I bet you’ve never heard of the period in Rembrandt’s career when he gave up painting portraits and turned instead to singing bawdy ditties for a living (it’s generally referred to as his ‘blue’ period).
Or the time Luciano Pavarotti stepped away from the rigours of being the world’s greatest tenor and tried, briefly, to succeed as a tap dancer, much to the consternation of seismologists everywhere.
Or Charles Darwin’s stint as a pest control officer (and his subsequent memoir, The Extermination of Species).
And here’s why you’ve never heard of them: they never happened.
Strange as it may seem, people who find they are very good at something tend to achieve long term success by continuing to do what they are good at.
They don’t wake up one day and decide to do it all differently.
So what happened to Arsene Wenger?
In his first six years at Arsenal his teams netted three League Titles and four FA Cups, playing a brilliant brand of 4-4-2 football that combined pace, power and skill.
Now we play a very different style of football – in a 4-3-3 or, as some would say, a 4-5-1 formation which, so far, has achieved no silverware and does not look like achieving any this year either.
We are often referred to as the best team to watch. The neutral’s favourite. The armchair viewer’s wet dream.
But, being harsh, our style has actually become quite boring.
The drama in football is all in and around the goal – the shots, the headers, the saves, the game-defining moments. Yet most of our play is based on lateral movement outside the opposition’s penalty area, usually in front of their back four ten.
We play from side to side and back again, like a bunch of crabs at a line dance.
Our eventual forward thrusts usually start well (some quick passes and one-two exchanges), but such is their intricacy that inevitably one pass goes slightly astray or one run doesn’t quite come off and the move breaks down against the packed ranks of defenders.
At the very least, most teams have learnt how to counter our current playing style and it’s only the teams whose managers remain resolutely cavalier (like Ian Holloway at Blackpool) that end up getting a good pasting.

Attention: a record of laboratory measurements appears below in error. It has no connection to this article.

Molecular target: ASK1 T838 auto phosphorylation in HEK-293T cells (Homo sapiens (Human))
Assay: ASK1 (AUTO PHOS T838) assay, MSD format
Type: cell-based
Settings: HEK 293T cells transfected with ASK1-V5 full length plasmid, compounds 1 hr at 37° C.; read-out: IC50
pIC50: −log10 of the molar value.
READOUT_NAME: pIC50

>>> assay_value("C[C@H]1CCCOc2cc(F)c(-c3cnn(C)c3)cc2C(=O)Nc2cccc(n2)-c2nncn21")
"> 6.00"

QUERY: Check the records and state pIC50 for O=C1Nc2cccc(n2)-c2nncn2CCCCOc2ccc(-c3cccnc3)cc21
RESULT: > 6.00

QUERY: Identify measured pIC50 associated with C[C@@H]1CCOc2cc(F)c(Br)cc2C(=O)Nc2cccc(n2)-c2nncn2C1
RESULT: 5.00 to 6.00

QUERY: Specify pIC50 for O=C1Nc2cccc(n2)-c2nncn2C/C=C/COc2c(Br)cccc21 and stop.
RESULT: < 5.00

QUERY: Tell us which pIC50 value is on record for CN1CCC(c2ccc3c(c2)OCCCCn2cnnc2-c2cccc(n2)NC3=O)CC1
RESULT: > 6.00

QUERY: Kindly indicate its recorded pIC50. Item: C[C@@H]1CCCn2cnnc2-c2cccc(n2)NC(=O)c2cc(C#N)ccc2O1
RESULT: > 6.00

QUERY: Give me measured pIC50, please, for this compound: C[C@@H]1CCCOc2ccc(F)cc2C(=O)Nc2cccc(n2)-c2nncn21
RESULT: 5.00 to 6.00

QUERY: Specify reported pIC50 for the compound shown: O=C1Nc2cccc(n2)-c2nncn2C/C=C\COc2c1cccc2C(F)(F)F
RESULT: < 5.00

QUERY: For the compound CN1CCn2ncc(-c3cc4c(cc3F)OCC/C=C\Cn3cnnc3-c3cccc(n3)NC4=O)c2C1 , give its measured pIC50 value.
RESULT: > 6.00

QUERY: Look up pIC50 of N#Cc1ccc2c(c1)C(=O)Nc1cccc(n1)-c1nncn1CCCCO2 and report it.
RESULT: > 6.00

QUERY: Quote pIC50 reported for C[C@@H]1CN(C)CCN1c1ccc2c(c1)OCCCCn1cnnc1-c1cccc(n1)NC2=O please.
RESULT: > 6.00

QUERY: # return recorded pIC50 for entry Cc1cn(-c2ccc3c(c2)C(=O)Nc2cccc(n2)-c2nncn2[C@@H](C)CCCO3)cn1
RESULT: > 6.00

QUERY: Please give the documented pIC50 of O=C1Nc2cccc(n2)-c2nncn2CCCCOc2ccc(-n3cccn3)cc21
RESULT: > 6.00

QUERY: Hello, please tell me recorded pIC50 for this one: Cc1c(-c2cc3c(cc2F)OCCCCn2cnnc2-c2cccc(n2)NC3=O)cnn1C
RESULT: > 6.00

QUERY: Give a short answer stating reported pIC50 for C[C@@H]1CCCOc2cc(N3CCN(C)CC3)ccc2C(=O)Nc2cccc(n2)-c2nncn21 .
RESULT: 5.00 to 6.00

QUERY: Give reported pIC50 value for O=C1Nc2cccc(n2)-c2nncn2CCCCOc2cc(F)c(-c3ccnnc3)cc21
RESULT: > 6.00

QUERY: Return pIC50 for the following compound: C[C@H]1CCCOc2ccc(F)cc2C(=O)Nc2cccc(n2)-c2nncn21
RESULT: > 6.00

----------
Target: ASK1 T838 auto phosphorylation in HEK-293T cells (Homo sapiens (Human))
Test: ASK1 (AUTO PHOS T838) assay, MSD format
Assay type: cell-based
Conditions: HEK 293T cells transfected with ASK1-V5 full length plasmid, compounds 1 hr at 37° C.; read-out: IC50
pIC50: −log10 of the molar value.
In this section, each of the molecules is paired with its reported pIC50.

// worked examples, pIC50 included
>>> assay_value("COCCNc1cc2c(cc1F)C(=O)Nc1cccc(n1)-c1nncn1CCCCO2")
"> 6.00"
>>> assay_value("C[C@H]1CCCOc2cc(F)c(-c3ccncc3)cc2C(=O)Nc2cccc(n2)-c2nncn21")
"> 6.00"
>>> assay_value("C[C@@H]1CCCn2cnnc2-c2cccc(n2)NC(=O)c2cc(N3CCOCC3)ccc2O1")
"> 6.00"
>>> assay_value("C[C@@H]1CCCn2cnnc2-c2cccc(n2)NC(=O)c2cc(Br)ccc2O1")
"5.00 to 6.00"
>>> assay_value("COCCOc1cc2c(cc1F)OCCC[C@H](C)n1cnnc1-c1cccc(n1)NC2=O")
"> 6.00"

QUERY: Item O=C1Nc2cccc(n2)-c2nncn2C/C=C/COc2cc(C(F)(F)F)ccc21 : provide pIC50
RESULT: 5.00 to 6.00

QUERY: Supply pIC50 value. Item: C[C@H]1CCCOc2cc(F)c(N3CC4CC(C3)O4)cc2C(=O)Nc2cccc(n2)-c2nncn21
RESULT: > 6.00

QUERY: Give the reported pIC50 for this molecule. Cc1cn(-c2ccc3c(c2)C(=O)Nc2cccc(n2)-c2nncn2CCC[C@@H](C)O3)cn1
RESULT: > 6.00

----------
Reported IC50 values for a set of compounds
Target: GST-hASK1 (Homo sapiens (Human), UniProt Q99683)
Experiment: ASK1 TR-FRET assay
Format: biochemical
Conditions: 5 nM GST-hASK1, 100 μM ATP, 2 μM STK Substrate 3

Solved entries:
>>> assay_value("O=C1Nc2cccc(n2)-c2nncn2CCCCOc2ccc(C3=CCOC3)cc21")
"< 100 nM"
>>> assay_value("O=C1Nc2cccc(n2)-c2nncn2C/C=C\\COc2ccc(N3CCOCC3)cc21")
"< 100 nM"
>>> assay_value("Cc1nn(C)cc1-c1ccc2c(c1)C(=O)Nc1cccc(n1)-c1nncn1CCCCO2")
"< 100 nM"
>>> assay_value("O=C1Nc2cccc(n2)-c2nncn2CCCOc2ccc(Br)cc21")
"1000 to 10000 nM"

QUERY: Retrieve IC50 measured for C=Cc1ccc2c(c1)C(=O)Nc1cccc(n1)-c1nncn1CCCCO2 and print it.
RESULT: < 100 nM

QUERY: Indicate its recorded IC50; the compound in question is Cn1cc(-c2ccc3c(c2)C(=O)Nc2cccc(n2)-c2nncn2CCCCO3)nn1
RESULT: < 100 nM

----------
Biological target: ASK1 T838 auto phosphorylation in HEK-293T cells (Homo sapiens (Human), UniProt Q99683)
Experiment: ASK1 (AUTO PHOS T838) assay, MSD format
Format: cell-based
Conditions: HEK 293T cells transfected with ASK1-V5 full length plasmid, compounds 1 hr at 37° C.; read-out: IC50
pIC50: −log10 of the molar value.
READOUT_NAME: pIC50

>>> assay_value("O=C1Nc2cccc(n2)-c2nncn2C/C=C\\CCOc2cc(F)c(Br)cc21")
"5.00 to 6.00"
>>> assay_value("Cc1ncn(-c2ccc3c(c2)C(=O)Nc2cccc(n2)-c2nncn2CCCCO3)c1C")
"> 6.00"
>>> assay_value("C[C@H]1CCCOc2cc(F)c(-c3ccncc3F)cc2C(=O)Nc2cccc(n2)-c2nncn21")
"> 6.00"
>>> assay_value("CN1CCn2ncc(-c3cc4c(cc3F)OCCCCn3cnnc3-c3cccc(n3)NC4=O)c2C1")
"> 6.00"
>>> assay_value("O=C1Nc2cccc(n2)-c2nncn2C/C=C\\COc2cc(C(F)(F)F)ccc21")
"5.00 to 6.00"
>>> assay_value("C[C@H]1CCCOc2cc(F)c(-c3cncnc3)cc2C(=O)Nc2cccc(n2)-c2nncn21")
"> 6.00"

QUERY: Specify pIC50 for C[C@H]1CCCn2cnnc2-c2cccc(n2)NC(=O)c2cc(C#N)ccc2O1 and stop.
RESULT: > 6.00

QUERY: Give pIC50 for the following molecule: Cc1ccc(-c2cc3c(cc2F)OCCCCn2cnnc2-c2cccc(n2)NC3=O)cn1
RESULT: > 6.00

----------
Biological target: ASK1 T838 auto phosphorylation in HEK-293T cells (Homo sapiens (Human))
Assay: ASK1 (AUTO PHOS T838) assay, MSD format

So, in simple terms, 4-4-2 was successful for us; 4-3-3 is not (so far, at least). With 4-4-2, Arsene built two great teams. With 4-3-3, he has built a great-looking team that hasn’t won a bean. So why did he change that successful formula?
After the Invincibles were broken up there was a transitional period when we continued to play a more-or-less 4-4-2 formation with Adebayor as our lead striker, but there were many occasions on which Ade played as the lone man up front. It was part of a gradual move towards the way of playing with which we are currently familiar.
The main theories for this change appear to be:
- Arsene had long been an admirer of the Ajax/Barcelona style and wanted to build his own team in that image.
- The financial constraints of the stadium move meant Arsene knew he would have to build a team from within and, if he was going to do that, it was an opportunity to train all the teams, from youth level up, in the style of play to which he aspired (youth players being less stuck in their ways than seasoned veterans, who might find it harder to adapt to a new system).
- Arsene decided that, in Cesc Fabregas, he had one of the greatest midfielders we will ever see, but to release his talents fully required 4-3-3.
- After TH14 left, Arsene has not been able to find (or at least afford) the kind of world class striker who could lead a 4-4-2 (even though Adebayor flattered to deceive for one season).
It’s probably a combination of reasons (particularly the first and third), but as this season heads for yet another disappointing end, it may now be time to call a halt to the experiment.
It has not been a failure. It has kept us competitive in all competitions for years and maintained our presence in the Champions League despite the lack of cash available for star signings.
But it has not proved capable of getting us over the finishing line in any competition, not even the Carling Cup.
I have enjoyed the ride – the attempt to be the British Barca – and I respect the courage and sense of ambition that have driven it. But now I would like Arsene to return to what he’s good at: building a championship winning group of powerful, skilful players who operate in a devastating 4-4-2 formation.
It doesn’t even need a major overhaul in personnel, although a top out-and-out striker is absolutely vital (an established big name, or another gem unearthed by the boss).
It just needs an admission that the current approach is not good enough, not in the English Premier League, and that there is no shame in returning to something that worked in the past.